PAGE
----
Skip to content

It's been 15 years since genetically engineered biocrops and biofoods were first introduced into Canada without public debate. Today, over half of Canada’s corn and soy is genetically engineered(GE). The majority of canola grown in Canada is GE. The vast majority of GE biocrops are in used in processed food as ingredients such as corn starch, soy lecithin and canola oil. There is no law requiring the labelling of GE ingredients.

The Canadian Food Inspection Agency and Health Canada have approved over 50 varieties of 12 GE biocrops and biofoods under the category of "Plants with Novel Traits" and "Novel Foods". Of those that are GE biocrops, the seeds are engineered to produce crops which are either insect resistant or herbicide tolerant. Many now carry both traits.

GE BioCrops Globally
2011: GM biocrops (predominately biocorn, biosoy, and biocotton) are confined to a handful of countries with highly industrialized, export-oriented agricultural sectors. Nearly 90% of the area planted with GE biocrops in 2010 were located in five countries in North and South America, and 78% are sown in the US, Argentina and Brazil. The United States plants 45% of the world’s GE crops.

GE BioCrops in Europe
2011: The only GE biocrop currently cultivated in the EU is Monsanto's insect resistant (Bt) corn (MON810). In 2010, GE biocorn was grown in the Czech Republic, Spain, Portugal, Romania, and Slovakia on a cultivation surface of about 82 000 hectares equaling a 13% decrease compared to 2009.

Austria, Bulgaria, France, Germany, Greece, Hungary and Luxembourg have all banned the use and sale of the MON 810 GE corn due to concerns about its long term effects.

The debate over Bill C474 has demonstrated exactly how the partnership of Canadian politics and agribusiness now work. Bill C474 called for the amendment of the federal Seeds Regulations to require that an “analysis of potential harm to export markets” be conducted before federal permission is granted for the sale of a new GM seed. The private Members Bill C-474 was introduced by Alex Atamanenko, NDP Agriculture Critic and MP for BC Southern Interior in November 2009. This bill would have been good news for farmers who needed a voice regarding GMO contamination.

On December 1, 2010, the biotech industry made strong attempts to prevent debate in the House of Commons. However, the New Democratic Party was successful in securing a five hour debate on Bill C-474 and the impacts of genetic engineering. That debate took place on February 8. Every MP who had concerns either of their own or from their constituents presented them to the House.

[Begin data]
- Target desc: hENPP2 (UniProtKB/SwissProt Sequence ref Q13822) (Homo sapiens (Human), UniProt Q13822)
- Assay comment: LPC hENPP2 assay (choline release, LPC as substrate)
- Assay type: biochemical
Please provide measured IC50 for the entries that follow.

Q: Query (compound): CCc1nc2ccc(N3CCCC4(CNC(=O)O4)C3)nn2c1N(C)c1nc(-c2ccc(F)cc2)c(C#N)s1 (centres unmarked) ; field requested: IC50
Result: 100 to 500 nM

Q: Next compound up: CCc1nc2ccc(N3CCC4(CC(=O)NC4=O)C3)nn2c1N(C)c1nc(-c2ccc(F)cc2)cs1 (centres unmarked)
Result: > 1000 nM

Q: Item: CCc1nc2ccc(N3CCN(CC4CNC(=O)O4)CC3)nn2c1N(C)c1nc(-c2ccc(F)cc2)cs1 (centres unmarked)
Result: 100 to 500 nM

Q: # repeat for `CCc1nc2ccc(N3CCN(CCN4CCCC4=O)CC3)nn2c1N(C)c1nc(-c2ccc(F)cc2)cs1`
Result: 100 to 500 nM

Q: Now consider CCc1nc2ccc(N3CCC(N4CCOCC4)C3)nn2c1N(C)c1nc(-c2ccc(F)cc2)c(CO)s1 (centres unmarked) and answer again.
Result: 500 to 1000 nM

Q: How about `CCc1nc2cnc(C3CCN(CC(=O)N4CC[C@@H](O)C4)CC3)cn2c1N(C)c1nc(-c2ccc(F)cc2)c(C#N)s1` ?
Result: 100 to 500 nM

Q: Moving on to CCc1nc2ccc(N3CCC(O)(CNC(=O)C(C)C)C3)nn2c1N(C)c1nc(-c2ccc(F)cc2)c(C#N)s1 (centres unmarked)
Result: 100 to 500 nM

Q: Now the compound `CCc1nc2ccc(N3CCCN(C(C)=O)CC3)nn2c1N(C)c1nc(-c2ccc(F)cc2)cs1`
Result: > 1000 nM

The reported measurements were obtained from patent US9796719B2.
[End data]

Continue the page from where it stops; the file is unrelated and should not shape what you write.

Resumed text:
MP Wayne Marston for Hamilton East asserted, “GM seeds will lead to economic disaster for our farmers.” Jean Crowder, MP for Nanaimo-Cowichan, explained how “GE will destroy our export market.” She reminded Canadians that our export markets do not want crops grown from GM seeds because these are considered “contaminated.” Canada’s flax exports collapsed because of GM flax seeds. Currently seven countries do not allow any food imports that contain GMO.

Peter Julian, MP for Burnaby-New Westminster stated that “the purity of our seeds is fundamentally important.” MPs who spoke shared grave concerns that if C-474 did not pass, the wheat and alfalfa exports will collapse just like flax. Terry Wilson, founder of the Canadian Awareness Network wrote in his blog, “We are seeing how Canadian politics work very clearly here. The multi-national corporations getting their way, and the Canadian people getting shafted.” Joe Comartin, MP for Windsor-Tecumseh stated, “If we don’t stop the four multi-nationals (Monsanto, DuPont, Bayer and Syngenta), they will own all the food production on this planet.”

Missing in Action
The vote was set for February 9, 2011. However, most members of the House of Commons Agriculture and Agri-Food Committee including Liberal Agriculture Critic Wayne Easter were not in Ottawa to vote on C-474.[img_assist|nid=1857|title= |desc=|link=none|align=left|width=350|height=300] In a Canadian Biotechnology Action Network press release, Maureen Bostock who speaks for the National Farmers Union stated, “It’s outrageous that instead of being at the vote in Ottawa, most Agriculture Committee members are actually in Guelph listening to the President of Monsanto Canada.”

The Bill was shot down. All Conservative MPs voted against C-474, and out of the 58 Liberals who voted, 40 voted against the bill. Members of the NDP and Bloc Quebecois voted in favour of the bill and amendments. The multi-national bio-tech corporations got their way.

But the fight is not over yet. In a February 10 press release by the Canadian Biotechnology Action Network, Coordinator Lucy Sharratt stated, “The Bill was voted down but a real debate about the impacts and future of genetic engineering has now started. Canadians defied the tremendous power of the biotech lobby by pushing the Bill further than any other on this issue.”